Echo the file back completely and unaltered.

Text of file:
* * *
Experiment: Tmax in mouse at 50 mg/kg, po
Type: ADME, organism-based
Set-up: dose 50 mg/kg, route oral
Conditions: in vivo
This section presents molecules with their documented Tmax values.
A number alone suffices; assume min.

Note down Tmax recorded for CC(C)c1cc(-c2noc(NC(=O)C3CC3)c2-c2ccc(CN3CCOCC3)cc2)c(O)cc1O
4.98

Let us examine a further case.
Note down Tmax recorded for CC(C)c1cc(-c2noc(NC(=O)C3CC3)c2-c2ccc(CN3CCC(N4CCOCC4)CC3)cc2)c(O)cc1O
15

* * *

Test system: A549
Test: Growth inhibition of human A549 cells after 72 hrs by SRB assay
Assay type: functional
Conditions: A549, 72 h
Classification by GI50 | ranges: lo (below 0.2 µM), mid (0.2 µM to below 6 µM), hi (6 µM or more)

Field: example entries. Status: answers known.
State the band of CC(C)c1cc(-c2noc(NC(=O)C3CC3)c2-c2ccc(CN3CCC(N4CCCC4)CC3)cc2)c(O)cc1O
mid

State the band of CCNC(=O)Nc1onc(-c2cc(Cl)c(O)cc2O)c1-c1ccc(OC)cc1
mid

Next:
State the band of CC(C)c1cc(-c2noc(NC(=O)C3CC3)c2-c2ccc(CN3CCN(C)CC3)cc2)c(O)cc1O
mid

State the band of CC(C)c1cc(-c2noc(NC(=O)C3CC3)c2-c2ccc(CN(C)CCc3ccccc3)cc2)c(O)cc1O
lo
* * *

Experiment: Tmax in mouse at 50 mg/kg, po
Type: ADME, organism-based
Set-up: dose 50 mg/kg, route oral
Conditions: in vivo
This section presents molecules with their documented Tmax values.
A number alone suffices; assume min.

Note down Tmax recorded for CC(C)c1cc(-c2noc(NC(=O)C3CC3)c2-c2ccc(CN3CCOCC3)cc2)c(O)cc1O
4.98

Let us examine a further case.
Note down Tmax recorded for CC(C)c1cc(-c2noc(NC(=O)C3CC3)c2-c2ccc(CN3CCC(N4CCOCC4)CC3)cc2)c(O)cc1O
15

* * *

Test system: A549
Test: Growth inhibition of human A549 cells after 72 hrs by SRB assay
Assay type: functional
Conditions: A549, 72 h
Classification by GI50 | ranges: lo (below 0.2 µM), mid (0.2 µM to below 6 µM), hi (6 µM or more)

Field: example entries. Status: answers known.
State the band of CC(C)c1cc(-c2noc(NC(=O)C3CC3)c2-c2ccc(CN3CCC(N4CCCC4)CC3)cc2)c(O)cc1O
mid

State the band of CCNC(=O)Nc1onc(-c2cc(Cl)c(O)cc2O)c1-c1ccc(OC)cc1
mid

Next:
State the band of CC(C)c1cc(-c2noc(NC(=O)C3CC3)c2-c2ccc(CN3CCN(C)CC3)cc2)c(O)cc1O
mid

State the band of CC(C)c1cc(-c2noc(NC(=O)C3CC3)c2-c2ccc(CN(C)CCc3ccccc3)cc2)c(O)cc1O
lo